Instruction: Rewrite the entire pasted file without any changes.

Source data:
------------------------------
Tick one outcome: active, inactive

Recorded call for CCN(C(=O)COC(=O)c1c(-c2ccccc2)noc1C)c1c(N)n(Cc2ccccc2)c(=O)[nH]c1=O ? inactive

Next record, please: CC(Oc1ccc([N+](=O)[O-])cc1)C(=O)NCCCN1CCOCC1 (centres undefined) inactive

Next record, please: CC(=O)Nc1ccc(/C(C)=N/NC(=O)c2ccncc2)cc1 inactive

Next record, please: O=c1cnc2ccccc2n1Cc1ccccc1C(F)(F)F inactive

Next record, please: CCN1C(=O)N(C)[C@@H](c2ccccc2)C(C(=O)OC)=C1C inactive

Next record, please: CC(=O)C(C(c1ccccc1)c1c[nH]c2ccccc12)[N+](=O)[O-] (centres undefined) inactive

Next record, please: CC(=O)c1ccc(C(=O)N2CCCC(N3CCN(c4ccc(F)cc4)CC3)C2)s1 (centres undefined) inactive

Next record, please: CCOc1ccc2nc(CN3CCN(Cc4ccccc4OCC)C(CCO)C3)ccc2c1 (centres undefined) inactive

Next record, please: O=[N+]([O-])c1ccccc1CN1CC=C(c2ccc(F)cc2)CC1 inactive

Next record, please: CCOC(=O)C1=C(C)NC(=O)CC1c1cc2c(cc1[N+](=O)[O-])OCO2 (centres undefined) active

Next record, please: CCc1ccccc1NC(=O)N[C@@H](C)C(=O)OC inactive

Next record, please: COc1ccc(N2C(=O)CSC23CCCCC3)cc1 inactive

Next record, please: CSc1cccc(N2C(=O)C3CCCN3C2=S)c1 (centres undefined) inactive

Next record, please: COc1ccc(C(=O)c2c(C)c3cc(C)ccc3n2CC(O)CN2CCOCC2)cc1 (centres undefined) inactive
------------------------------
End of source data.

Tick one outcome: active, inactive

Recorded call for CCN(C(=O)COC(=O)c1c(-c2ccccc2)noc1C)c1c(N)n(Cc2ccccc2)c(=O)[nH]c1=O ? inactive

Next record, please: CC(Oc1ccc([N+](=O)[O-])cc1)C(=O)NCCCN1CCOCC1 (centres undefined) inactive

Next record, please: CC(=O)Nc1ccc(/C(C)=N/NC(=O)c2ccncc2)cc1 inactive

Next record, please: O=c1cnc2ccccc2n1Cc1ccccc1C(F)(F)F inactive

Next record, please: CCN1C(=O)N(C)[C@@H](c2ccccc2)C(C(=O)OC)=C1C inactive

Next record, please: CC(=O)C(C(c1ccccc1)c1c[nH]c2ccccc12)[N+](=O)[O-] (centres undefined) inactive

Next record, please: CC(=O)c1ccc(C(=O)N2CCCC(N3CCN(c4ccc(F)cc4)CC3)C2)s1 (centres undefined) inactive

Next record, please: CCOc1ccc2nc(CN3CCN(Cc4ccccc4OCC)C(CCO)C3)ccc2c1 (centres undefined) inactive

Next record, please: O=[N+]([O-])c1ccccc1CN1CC=C(c2ccc(F)cc2)CC1 inactive

Next record, please: CCOC(=O)C1=C(C)NC(=O)CC1c1cc2c(cc1[N+](=O)[O-])OCO2 (centres undefined) active

Next record, please: CCc1ccccc1NC(=O)N[C@@H](C)C(=O)OC inactive

Next record, please: COc1ccc(N2C(=O)CSC23CCCCC3)cc1 inactive

Next record, please: CSc1cccc(N2C(=O)C3CCCN3C2=S)c1 (centres undefined) inactive

Next record, please: COc1ccc(C(=O)c2c(C)c3cc(C)ccc3n2CC(O)CN2CCOCC2)cc1 (centres undefined) inactive